Documentary makers know that there's more to the art then just letting the camera roll. There are strategies to employ, and in choosing the right ones, there are mistakes to be made. Don't get stuck in one (or more!) of the 5 mistakes documentary makers make:

1) Not asking a question or choosing a theme

I think the biggest mistake people make is going ahead with making a documentary just on the basis that they have found a subject that interests them. This can sometimes result in a great film, but rarely. A documentary has to ask a question or have a big theme. By “big theme” I don’t mean it’s got to be worthy – another documentary no-no that I’ll get to later—I just mean its got to have a driving force of some sort. Before filming, ask yourself, what question am I asking and how does this film express my worldview?

  2) Choosing a ‘worthy’ subject

People who decide to go off and make a documentary on the basis that the subject is ‘worthy’ get themselves into a tricky spot. You might find that a righteous topic is so widely researched that there aren’t many new upheavals to make. You also might find that the footage doesn’t create an entertaining feature. Interesting, worthy documentaries might work for a TV insert or news piece but are unlikely to make a great film.

3) Using poor technique to recreate events

When watching TV documentaries, one of my biggest Room 101s is when directors try to portray a past event by going all low-resolution and throwing the camera around or wheeling in bad actors and making them go out of focus. There’s more to drama reconstruction than the blurry, home movie look.

For great drama reconstruction watch Man On Wire (which also benefits from some extraordinary archive film footage).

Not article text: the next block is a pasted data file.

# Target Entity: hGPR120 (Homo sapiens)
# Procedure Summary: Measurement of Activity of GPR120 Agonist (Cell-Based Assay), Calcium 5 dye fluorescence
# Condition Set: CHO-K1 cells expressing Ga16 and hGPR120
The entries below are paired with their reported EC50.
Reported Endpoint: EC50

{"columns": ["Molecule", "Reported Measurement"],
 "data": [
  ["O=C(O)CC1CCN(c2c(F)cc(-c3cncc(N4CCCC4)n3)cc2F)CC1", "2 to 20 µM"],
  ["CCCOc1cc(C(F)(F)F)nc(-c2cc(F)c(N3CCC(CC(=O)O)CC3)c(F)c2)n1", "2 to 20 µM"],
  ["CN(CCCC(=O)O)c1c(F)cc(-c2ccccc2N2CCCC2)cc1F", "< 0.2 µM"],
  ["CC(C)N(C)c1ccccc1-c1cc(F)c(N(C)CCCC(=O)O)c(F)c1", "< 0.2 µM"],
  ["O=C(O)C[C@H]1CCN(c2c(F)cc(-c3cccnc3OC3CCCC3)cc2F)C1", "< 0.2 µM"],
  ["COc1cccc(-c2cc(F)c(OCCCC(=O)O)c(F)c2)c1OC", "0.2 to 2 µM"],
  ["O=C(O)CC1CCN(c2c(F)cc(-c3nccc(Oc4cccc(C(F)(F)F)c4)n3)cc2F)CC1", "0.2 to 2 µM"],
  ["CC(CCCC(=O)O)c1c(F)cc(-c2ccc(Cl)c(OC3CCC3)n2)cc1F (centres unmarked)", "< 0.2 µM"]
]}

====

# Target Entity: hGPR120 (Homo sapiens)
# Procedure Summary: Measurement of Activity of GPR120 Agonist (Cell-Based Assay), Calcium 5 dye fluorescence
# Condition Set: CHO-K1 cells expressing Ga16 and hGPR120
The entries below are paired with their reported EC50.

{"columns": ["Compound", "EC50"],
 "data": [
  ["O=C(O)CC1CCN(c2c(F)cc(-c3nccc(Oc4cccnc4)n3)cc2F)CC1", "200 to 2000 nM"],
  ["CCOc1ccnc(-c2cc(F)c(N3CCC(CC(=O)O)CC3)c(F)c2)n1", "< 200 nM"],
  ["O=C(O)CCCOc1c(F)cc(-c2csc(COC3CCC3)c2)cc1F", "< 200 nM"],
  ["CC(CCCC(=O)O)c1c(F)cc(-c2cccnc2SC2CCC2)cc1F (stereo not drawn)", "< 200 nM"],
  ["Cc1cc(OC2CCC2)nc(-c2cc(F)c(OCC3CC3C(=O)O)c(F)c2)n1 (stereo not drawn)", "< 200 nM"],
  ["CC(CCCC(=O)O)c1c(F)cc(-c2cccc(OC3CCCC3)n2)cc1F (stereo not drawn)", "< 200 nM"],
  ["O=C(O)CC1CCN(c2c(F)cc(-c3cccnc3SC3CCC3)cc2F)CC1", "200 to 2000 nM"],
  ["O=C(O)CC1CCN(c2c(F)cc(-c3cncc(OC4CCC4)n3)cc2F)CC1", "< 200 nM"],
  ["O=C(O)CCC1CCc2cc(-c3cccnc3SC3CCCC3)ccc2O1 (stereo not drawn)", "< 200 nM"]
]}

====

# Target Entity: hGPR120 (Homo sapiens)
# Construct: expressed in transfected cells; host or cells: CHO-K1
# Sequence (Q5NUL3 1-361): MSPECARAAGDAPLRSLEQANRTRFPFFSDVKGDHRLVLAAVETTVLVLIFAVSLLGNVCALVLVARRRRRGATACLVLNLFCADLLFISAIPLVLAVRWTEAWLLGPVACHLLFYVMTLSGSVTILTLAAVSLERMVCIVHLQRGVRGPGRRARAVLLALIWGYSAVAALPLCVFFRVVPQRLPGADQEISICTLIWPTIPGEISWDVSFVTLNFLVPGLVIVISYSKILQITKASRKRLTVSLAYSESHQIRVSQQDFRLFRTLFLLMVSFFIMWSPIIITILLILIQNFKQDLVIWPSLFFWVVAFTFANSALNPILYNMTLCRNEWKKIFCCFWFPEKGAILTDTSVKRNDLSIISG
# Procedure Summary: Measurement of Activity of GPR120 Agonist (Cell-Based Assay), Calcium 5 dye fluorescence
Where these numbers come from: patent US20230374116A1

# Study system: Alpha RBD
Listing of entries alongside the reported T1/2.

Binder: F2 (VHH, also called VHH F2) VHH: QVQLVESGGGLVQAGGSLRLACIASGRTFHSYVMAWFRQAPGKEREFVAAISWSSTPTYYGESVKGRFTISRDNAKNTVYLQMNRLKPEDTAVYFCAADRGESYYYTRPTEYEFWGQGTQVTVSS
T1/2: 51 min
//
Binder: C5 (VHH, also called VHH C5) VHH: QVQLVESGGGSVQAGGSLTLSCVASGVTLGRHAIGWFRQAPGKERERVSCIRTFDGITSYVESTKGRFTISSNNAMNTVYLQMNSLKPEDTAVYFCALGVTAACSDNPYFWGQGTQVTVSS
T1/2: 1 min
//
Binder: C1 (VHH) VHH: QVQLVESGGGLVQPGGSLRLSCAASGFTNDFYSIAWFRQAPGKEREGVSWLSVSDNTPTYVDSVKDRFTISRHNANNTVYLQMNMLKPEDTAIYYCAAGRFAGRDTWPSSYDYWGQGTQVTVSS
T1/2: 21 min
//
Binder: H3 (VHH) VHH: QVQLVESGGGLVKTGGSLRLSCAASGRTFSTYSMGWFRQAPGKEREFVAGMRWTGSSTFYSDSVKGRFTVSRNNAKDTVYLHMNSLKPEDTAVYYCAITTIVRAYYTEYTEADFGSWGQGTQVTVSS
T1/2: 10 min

4) Using bad music

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The soundtrack of your documentary can really make or break its mood. Don’t trust the guy that you just met who offers to write an entire score for your film. You, the director, should have your own strong ideas of how the music will function in the film. From there, it’s your responsibility to choose the right person for the job, someone who understands your ideas and has the knowledge and talent to make those ideas come to life.

5) Filming without a vision

At the end of a day a great documentary has to have a strong vision, and that vision informs every creative and editorial step along the way. Like mentioned before, your music guy has to share your vision; so does everyone else in the process. Only when everyone is on the same page can the documentary achieve its intended goals.

Col Spector
Col Spector is an award-winning director who began his career producing and directing documentaries for the BBC and Channel 4. These include “Just Enough Distance” “The Lost Supper” "The Real Alan Clark", and “Trouble At The House.”

He then went on to write and direct the short comedy drama “New Year’s Eve” (starring Stephen Mangan & Keira Knightley) before making his feature debut with the low-budget unromantic comedy “Someone Else” (starring Stephen Mangan & Susan Lynch) which was distributed by Soda Pictures in the UK and the IFC/Sundance Channel in the US. His second feature, the relationship comedy Honeymooner (starring Gerard Kearns) was also distributed in the UK by Soda Pictures and recently broadcast on BBC1. He is currently in pre-production on a new dramedy feature.

Col teaches the popular Documentary Foundation Certificate at Raindance, and runs a bespoke documentary consultancy service for professional and non-professional documentary-makers. To see how Col Spector could help you with your film and to read some testimonials from filmmakers who have used his service go to